St. Louis’ history in music ranges from one of the oldest symphonies in the nation to strong roots in ragtime. Names like Joplin, Slatkin and Berry are synonymous with celebrated music and St. Louis. And then there’s Barbara Rose, whose gift to the city was organizing and presenting great jazz performances.
“Way back in 1995, there was a series of concerts at the Hotel Majestic called Just Jazz,” says Gene Dobbs Bradford, executive director of Jazz St. Louis. “The concerts were put together by a lady named Barbara Rose, who had a really good ear for up-and-coming talent. Among the people at the very beginning of their careers who she presented here were Diana Krall, Joshua Redman and Christian McBride. These performers are some of the top jazz musicians in the world right now.”
And then several events unfolded: The hotel was purchased by Omni Corporation, and it decided not to continue the jazz program, according to Bradford. “At that same time, Peter Bunce, who was working with Grand Center, was looking for a way to get people to come to the restaurant that Grand Center had at 3536 Washington Ave.,” he explains. “The arts district really needed a restaurant for people looking for pre-theater dining, but as you can imagine, after 8 p.m. when all the shows started at the Fox and Powell Hall, the restaurant was empty. While looking for a way to bring people in, they got together with Barbara Rose, and they came up with Jazz at the Bistro.”
After Rose’s death from breast cancer in 1998, Bradford, who had been director of operations at the St. Louis Symphony, joined Jazz at the Bistro. “I brought over a lot of the education and outreach programs that the Symphony had and tried to apply them in a jazz context,” he says. “We began taking musicians who performed at the Bistro out into the schools throughout the St. Louis area (Emerson Jazz in the Schools program), and we also started a group of musicians with the help of THF Realty called the Jazz St. Louis All-Stars, which is an auditioned group of top local jazz musicians.”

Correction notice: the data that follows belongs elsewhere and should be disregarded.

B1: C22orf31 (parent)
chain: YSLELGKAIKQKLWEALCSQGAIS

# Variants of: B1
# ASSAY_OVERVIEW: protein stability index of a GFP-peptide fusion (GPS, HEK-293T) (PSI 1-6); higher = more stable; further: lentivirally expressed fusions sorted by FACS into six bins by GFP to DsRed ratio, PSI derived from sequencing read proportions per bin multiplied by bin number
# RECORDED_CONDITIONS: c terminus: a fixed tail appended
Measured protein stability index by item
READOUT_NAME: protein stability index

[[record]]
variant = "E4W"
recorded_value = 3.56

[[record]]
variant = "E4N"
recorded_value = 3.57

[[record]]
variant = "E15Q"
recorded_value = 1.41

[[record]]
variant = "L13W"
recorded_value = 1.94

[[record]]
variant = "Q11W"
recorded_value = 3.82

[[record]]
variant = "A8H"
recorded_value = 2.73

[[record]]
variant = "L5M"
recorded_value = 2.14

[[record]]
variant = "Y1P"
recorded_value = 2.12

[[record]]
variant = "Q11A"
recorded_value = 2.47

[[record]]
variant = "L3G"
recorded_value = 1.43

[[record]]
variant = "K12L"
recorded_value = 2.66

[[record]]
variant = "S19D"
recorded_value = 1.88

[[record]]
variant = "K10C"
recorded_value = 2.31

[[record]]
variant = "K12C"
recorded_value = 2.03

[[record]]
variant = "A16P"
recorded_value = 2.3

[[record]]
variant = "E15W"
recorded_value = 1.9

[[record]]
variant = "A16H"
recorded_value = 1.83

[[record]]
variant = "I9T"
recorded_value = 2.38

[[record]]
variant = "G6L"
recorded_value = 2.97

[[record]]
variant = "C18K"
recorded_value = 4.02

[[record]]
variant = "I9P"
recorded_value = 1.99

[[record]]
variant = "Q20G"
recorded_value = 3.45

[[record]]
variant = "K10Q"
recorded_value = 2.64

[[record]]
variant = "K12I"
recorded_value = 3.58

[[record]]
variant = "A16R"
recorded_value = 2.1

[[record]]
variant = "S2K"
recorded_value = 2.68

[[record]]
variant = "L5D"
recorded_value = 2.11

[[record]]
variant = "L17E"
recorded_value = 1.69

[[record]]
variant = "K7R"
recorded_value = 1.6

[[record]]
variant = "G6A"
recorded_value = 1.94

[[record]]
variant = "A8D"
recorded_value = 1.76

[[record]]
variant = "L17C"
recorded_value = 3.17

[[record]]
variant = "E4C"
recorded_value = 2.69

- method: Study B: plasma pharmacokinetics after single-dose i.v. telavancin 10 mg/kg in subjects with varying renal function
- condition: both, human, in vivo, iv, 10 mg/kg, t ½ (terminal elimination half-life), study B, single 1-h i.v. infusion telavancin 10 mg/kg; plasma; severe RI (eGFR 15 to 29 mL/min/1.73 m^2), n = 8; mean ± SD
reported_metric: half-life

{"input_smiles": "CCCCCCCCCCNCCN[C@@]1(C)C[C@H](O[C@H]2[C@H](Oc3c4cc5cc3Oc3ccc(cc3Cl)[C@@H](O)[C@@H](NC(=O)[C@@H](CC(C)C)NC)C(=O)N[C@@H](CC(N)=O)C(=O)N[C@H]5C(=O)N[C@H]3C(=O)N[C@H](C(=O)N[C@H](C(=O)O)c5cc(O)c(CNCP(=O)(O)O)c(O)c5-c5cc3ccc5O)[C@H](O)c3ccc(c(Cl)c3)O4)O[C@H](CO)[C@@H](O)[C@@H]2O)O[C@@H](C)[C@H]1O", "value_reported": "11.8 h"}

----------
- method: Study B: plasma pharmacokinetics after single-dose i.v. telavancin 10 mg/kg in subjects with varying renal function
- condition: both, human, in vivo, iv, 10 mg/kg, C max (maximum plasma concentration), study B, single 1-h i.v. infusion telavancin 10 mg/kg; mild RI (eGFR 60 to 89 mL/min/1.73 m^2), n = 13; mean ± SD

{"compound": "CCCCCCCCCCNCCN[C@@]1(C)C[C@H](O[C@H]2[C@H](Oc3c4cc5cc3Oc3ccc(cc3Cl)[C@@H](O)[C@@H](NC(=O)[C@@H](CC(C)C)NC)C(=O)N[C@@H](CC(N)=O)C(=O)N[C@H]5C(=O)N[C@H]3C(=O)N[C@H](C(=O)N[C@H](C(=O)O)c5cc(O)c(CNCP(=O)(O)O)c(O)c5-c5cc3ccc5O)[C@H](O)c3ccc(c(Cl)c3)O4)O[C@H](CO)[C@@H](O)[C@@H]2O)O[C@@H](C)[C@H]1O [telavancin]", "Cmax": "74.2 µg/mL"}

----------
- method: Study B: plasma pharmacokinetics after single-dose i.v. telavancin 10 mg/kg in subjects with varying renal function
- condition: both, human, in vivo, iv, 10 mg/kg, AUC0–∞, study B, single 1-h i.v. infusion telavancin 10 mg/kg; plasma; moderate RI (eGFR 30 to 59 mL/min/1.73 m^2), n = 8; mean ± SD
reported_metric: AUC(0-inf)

As education and outreach activities grew, Bradford notes that a new name, Jazz St. Louis, was needed to better describe the organization’s mission, with the name Jazz at the Bistro remaining for the concert series.
Other Jazz St. Louis initiatives, according to Bradford, include the Adopt-A-School program. “We’ve adopted East St. Louis Senior High School, and last year, they participated in the Essentially Ellington competition, which is a program of Jazz at Lincoln Center. We also have Jazz St. Louis Youth Concerts presented by PNC Arts Alive at the Touhill Performing Arts Center. And we have JazzU, which is an after-school program that teaches young people how to play jazz. Many of these programs were started with the support of The Whittaker Foundation, and that’s one of the reasons we are honoring them at this year’s gala.”
The Jazz St. Louis Gala 2012 will take place March 9 at Hilton St. Louis at the Ballpark, with performances by JazzU students, as well as the traditional march into dinner led by the Funky Butt Brass Band. “In addition, an auction will feature some wonderful items, including a dinner prepared by yours truly for you and 10 of your friends,” Bradford laughs. “It’s really one of our better-selling items—I’m actually a great cook!”
In the meantime, Jazz at the Bistro’s upcoming concerts include the Robert Glasper Trio (Feb. 10, 11), Erin Bode (Feb. 14), the Anat Cohen Quartet (Feb. 15 to 18) and Bryon Stripling (Feb. 24, 25). “Did you know that Wynton Marsalis named Jazz at the Bistro one the top 10 places for live jazz in the country?” Bradford notes. “Jazz is an important part of St. Louis’ cultural history, and with continued support, we’re going to do much greater things for St. Louis.”